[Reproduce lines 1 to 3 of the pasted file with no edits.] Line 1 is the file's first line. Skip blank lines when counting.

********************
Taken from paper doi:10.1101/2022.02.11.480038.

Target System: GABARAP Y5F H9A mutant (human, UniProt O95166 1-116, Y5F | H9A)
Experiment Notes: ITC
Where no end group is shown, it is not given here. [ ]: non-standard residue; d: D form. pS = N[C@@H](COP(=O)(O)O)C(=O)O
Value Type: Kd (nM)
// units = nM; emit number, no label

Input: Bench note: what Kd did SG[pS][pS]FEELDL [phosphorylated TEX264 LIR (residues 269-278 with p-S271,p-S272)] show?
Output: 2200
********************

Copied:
Taken from paper doi:10.1101/2022.02.11.480038.

Target System: GABARAP Y5F H9A mutant (human, UniProt O95166 1-116, Y5F | H9A)
Experiment Notes: ITC